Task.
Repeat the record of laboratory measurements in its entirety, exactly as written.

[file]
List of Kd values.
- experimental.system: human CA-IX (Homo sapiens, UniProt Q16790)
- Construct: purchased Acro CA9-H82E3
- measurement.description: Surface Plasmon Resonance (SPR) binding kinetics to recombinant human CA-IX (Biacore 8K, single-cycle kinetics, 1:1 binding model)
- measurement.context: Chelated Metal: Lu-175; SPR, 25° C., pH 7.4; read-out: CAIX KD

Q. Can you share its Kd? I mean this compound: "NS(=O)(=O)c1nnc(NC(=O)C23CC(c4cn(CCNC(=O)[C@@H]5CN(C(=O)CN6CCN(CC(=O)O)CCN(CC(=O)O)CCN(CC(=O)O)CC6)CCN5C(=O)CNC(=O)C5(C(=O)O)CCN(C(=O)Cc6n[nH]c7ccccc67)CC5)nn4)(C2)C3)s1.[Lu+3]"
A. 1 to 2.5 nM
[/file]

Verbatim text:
List of Kd values.
- experimental.system: human CA-IX (Homo sapiens, UniProt Q16790)
- Construct: purchased Acro CA9-H82E3
- measurement.description: Surface Plasmon Resonance (SPR) binding kinetics to recombinant human CA-IX (Biacore 8K, single-cycle kinetics, 1:1 binding model)
- measurement.context: Chelated Metal: Lu-175; SPR, 25° C., pH 7.4; read-out: CAIX KD

Q. Can you share its Kd? I mean this compound: "NS(=O)(=O)c1nnc(NC(=O)C23CC(c4cn(CCNC(=O)[C@@H]5CN(C(=O)CN6CCN(CC(=O)O)CCN(CC(=O)O)CCN(CC(=O)O)CC6)CCN5C(=O)CNC(=O)C5(C(=O)O)CCN(C(=O)Cc6n[nH]c7ccccc67)CC5)nn4)(C2)C3)s1.[Lu+3]"
A. 1 to 2.5 nM